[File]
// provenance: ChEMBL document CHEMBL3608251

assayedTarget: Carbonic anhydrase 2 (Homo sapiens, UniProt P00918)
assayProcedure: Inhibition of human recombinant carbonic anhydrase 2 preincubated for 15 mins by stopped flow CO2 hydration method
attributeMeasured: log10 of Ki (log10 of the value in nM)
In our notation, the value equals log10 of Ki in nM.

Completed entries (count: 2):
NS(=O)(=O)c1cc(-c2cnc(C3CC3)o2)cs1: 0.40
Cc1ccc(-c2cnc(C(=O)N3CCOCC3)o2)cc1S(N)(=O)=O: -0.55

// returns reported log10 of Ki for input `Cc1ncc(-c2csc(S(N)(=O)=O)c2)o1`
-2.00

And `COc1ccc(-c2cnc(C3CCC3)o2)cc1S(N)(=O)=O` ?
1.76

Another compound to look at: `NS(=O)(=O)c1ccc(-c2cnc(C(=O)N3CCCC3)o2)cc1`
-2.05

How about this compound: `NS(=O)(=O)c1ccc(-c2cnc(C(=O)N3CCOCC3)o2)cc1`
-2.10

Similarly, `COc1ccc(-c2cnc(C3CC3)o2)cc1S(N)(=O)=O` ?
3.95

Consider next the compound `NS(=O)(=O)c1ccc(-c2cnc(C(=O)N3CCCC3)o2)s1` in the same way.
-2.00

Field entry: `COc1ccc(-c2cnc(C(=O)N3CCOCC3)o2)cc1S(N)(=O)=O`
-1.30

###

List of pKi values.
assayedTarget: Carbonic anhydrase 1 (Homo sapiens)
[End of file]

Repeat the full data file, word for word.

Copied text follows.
// provenance: ChEMBL document CHEMBL3608251

assayedTarget: Carbonic anhydrase 2 (Homo sapiens, UniProt P00918)
assayProcedure: Inhibition of human recombinant carbonic anhydrase 2 preincubated for 15 mins by stopped flow CO2 hydration method
attributeMeasured: log10 of Ki (log10 of the value in nM)
In our notation, the value equals log10 of Ki in nM.

Completed entries (count: 2):
NS(=O)(=O)c1cc(-c2cnc(C3CC3)o2)cs1: 0.40
Cc1ccc(-c2cnc(C(=O)N3CCOCC3)o2)cc1S(N)(=O)=O: -0.55

// returns reported log10 of Ki for input `Cc1ncc(-c2csc(S(N)(=O)=O)c2)o1`
-2.00

And `COc1ccc(-c2cnc(C3CCC3)o2)cc1S(N)(=O)=O` ?
1.76

Another compound to look at: `NS(=O)(=O)c1ccc(-c2cnc(C(=O)N3CCCC3)o2)cc1`
-2.05

How about this compound: `NS(=O)(=O)c1ccc(-c2cnc(C(=O)N3CCOCC3)o2)cc1`
-2.10

Similarly, `COc1ccc(-c2cnc(C3CC3)o2)cc1S(N)(=O)=O` ?
3.95

Consider next the compound `NS(=O)(=O)c1ccc(-c2cnc(C(=O)N3CCCC3)o2)s1` in the same way.
-2.00

Field entry: `COc1ccc(-c2cnc(C(=O)N3CCOCC3)o2)cc1S(N)(=O)=O`
-1.30

###

List of pKi values.
assayedTarget: Carbonic anhydrase 1 (Homo sapiens)